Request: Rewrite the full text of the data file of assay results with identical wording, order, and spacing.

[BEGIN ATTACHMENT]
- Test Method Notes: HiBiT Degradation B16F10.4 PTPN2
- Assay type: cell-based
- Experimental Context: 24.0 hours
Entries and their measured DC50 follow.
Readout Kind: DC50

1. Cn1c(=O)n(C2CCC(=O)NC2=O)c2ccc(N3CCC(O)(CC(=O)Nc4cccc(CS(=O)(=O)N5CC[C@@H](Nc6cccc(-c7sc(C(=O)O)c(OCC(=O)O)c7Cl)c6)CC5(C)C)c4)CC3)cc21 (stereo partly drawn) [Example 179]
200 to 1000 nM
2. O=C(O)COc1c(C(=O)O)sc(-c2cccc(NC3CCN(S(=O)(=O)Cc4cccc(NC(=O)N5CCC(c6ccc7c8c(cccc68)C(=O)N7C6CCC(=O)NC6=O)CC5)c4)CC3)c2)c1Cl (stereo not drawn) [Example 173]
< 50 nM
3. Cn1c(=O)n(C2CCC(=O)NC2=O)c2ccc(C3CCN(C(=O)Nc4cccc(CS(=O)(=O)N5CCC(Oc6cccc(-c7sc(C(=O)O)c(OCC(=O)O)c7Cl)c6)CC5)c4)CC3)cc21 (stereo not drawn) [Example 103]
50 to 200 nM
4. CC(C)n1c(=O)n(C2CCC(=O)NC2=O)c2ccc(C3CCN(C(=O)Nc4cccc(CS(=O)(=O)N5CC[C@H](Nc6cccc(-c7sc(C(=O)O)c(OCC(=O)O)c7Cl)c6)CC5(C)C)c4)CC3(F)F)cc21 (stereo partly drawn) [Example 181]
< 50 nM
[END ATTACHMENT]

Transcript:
- Test Method Notes: HiBiT Degradation B16F10.4 PTPN2
- Assay type: cell-based
- Experimental Context: 24.0 hours
Entries and their measured DC50 follow.
Readout Kind: DC50

1. Cn1c(=O)n(C2CCC(=O)NC2=O)c2ccc(N3CCC(O)(CC(=O)Nc4cccc(CS(=O)(=O)N5CC[C@@H](Nc6cccc(-c7sc(C(=O)O)c(OCC(=O)O)c7Cl)c6)CC5(C)C)c4)CC3)cc21 (stereo partly drawn) [Example 179]
200 to 1000 nM
2. O=C(O)COc1c(C(=O)O)sc(-c2cccc(NC3CCN(S(=O)(=O)Cc4cccc(NC(=O)N5CCC(c6ccc7c8c(cccc68)C(=O)N7C6CCC(=O)NC6=O)CC5)c4)CC3)c2)c1Cl (stereo not drawn) [Example 173]
< 50 nM
3. Cn1c(=O)n(C2CCC(=O)NC2=O)c2ccc(C3CCN(C(=O)Nc4cccc(CS(=O)(=O)N5CCC(Oc6cccc(-c7sc(C(=O)O)c(OCC(=O)O)c7Cl)c6)CC5)c4)CC3)cc21 (stereo not drawn) [Example 103]
50 to 200 nM
4. CC(C)n1c(=O)n(C2CCC(=O)NC2=O)c2ccc(C3CCN(C(=O)Nc4cccc(CS(=O)(=O)N5CC[C@H](Nc6cccc(-c7sc(C(=O)O)c(OCC(=O)O)c7Cl)c6)CC5(C)C)c4)CC3(F)F)cc21 (stereo partly drawn) [Example 181]
< 50 nM